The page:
Colorado team unveils vision for Denver International Airport portal.
Virgin Hyperloop One, the Colorado Department of Transportation (CDOT), and AECOM are advancing to thesecond half of the Rocky Mountain Hyperloop feasibility study. Late last year, CDOT and Virgin Hyperloop One, working with AECOM, kicked off the hyperloop study, which will examine the technological and economic feasibility of a hyperloop transportation system in Colorado, based on an initial concept that CDOT and AECOM presented to Virgin Hyperloop One in 2016.
“The partnership between Virgin Hyperloop One and [CDOT] is an exciting one,” said Amy Ford, chief of advanced mobility for CDOT. “We have received some very positive feedback from interested Colorado stakeholders during and following our outreach event. To me, it’s apparent that Colorado citizens are interested in the safety and mobility benefits a hyperloop system could bring to Colorado.”
The study has developed an initial design concept for the first hyperloop portal (station) located near the Denver International Airport. The study
will analyze multiple potential alignments to link this central point of connectivity across the Front Range as well as the mountain resorts (see Figure 1).
“Colorado has it all, from booming sectors in aerospace, technology, and renewable energy to the Rockies’ natural splendor,” said Rob Lloyd, CEO of Virgin Hyperloop One. “With so many drawn to the state, hyperloop will enable efficient, fast, effortless connections that link Coloradans across city limits to work, live, and play.”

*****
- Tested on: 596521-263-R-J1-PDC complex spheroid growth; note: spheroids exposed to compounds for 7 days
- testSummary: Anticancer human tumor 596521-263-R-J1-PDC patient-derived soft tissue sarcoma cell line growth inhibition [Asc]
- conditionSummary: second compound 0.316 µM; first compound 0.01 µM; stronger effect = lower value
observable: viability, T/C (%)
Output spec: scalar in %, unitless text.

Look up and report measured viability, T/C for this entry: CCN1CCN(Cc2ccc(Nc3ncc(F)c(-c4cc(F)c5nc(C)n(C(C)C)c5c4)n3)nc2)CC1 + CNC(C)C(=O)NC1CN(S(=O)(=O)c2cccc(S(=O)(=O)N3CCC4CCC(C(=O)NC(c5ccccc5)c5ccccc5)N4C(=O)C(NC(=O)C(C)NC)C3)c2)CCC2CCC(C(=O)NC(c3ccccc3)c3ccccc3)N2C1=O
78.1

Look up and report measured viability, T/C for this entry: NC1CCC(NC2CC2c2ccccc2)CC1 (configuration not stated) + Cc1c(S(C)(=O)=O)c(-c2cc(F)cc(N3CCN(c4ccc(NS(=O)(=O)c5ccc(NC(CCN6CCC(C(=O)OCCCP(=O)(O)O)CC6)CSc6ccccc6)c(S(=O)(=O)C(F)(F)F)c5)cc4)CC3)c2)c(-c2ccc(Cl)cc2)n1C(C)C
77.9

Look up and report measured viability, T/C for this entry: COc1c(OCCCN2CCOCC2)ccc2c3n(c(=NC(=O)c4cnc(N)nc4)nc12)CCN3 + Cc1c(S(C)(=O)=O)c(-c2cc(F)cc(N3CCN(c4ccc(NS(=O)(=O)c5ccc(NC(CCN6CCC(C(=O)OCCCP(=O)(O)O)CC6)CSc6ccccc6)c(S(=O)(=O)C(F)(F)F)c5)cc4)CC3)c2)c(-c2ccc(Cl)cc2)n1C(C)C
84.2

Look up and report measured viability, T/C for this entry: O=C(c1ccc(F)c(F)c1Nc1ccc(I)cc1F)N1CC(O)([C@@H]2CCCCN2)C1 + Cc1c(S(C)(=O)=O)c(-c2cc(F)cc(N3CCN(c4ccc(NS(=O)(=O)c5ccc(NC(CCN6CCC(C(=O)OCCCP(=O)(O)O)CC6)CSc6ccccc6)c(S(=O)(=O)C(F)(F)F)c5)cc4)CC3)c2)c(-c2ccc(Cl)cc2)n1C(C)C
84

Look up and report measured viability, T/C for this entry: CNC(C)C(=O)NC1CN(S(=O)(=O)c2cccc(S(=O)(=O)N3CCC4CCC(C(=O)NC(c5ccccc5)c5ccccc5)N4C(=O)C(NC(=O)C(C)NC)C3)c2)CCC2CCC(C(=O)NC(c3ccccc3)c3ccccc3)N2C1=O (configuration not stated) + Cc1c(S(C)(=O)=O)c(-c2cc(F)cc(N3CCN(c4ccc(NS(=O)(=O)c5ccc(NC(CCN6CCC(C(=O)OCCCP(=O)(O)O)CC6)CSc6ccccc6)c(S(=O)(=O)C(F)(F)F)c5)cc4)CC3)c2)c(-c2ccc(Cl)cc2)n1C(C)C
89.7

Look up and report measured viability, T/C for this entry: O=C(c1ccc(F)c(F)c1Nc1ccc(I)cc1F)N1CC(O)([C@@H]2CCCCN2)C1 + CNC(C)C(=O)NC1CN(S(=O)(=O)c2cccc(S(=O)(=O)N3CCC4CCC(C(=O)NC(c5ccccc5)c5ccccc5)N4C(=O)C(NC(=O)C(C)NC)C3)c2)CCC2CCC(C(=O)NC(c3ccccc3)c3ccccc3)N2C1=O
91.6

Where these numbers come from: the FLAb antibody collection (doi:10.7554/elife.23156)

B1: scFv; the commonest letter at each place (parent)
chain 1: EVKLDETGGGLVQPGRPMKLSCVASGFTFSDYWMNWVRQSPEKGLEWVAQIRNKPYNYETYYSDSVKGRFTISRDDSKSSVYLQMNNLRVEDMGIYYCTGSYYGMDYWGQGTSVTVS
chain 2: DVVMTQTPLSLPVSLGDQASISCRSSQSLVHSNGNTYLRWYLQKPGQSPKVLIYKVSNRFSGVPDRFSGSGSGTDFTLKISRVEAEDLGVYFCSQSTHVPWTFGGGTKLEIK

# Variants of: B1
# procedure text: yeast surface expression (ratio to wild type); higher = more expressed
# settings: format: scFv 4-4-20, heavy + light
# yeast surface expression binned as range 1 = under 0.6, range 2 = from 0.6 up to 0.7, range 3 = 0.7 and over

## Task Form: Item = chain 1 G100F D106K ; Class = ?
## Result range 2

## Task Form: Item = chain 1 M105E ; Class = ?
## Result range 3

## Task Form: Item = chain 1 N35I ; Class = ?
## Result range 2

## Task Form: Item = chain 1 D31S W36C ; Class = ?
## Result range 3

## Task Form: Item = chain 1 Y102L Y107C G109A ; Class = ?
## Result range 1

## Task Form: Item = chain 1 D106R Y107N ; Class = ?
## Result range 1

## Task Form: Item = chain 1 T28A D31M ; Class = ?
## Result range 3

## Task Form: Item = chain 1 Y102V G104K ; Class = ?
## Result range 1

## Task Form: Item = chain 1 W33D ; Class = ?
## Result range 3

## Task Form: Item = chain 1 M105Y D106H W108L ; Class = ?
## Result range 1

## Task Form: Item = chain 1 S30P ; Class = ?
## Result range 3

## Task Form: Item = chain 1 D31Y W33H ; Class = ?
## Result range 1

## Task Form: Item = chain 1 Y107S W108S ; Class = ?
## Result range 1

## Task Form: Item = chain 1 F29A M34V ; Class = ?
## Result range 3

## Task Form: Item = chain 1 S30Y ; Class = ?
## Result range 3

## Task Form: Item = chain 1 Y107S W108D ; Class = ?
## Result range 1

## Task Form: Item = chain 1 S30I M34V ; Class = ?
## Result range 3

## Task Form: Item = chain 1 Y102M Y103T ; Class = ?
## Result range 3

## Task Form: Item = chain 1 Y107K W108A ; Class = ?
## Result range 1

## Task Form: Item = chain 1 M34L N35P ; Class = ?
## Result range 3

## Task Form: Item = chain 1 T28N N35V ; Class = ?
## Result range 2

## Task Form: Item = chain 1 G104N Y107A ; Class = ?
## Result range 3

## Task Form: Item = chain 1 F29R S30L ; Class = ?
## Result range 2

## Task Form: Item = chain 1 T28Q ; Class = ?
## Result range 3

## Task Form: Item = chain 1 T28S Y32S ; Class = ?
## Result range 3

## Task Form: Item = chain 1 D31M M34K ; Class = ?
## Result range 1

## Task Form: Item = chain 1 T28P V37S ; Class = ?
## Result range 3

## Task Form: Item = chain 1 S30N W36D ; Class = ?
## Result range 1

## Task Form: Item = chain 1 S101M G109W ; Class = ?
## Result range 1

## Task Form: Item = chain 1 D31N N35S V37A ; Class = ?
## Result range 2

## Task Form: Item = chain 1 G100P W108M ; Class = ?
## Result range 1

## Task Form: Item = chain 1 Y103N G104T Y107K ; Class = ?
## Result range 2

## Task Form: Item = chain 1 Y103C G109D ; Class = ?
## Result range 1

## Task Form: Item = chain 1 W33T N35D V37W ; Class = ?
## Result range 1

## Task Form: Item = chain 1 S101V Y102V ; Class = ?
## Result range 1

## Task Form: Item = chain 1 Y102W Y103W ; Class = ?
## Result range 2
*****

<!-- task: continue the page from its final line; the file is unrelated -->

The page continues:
According to Virgin Hyperloop One, hyperloop will complement existing forms of transportation and will integrate with the transport ecosystem. In a hyperloop, passengers or cargo pods accelerate gradually via electric propulsion through a low-pressure tube. The pod quickly lifts above the track using magnetic levitation and glides at airline speeds for long distances due to ultra-low aerodynamic drag.
Last year, Virgin Hyperloop One set a test speed record of nearly 240 mph during its third phase of testing at DevLoop, the world’s first full-system hyperloop test site located in North Las Vegas, Nev.
The hyperloop will differ from other fixed guideway modes of transportation by offering on-demand solutions and no fixed schedule. Passengers will be able to depart as soon as they arrive at a portal. The system will be dynamic, with the ability to deploy pods based on up-to-the-second data points that continually optimize departures and arrivals, the company said. The hyperloop portal will also integrate seamlessly with existing transportation modes like the RTD A line.
“Through our partnership with Virgin Hyperloop One and the Colorado Department of Transportation, we are defining the next generation of infrastructure and transportation systems to address the shifting way people and freight need to move,” said Travis Boone, an executive vice president at AECOM. “The Rocky Mountain Hyperloop showcases how we imagine, partner, and innovate to help define mobility of the future.”
Information provided by Virgin Hyperloop One (https://hyperloop-one.com).